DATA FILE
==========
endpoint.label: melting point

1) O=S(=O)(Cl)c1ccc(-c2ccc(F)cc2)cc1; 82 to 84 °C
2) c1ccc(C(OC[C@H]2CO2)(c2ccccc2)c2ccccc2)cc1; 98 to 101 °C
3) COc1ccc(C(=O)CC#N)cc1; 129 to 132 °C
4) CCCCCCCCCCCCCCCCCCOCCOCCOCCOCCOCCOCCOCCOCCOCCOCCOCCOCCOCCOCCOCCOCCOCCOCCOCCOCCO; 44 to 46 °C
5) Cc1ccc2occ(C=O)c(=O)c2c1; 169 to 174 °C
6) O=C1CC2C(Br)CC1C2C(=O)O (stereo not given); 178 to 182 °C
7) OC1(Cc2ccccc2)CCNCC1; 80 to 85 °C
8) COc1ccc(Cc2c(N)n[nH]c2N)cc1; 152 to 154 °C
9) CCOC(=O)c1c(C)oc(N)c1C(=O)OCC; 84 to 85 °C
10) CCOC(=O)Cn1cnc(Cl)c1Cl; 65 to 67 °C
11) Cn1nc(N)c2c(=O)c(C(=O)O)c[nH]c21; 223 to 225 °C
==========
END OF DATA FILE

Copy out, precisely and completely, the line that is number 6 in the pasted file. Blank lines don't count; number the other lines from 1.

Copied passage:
5) Cc1ccc2occ(C=O)c(=O)c2c1; 169 to 174 °C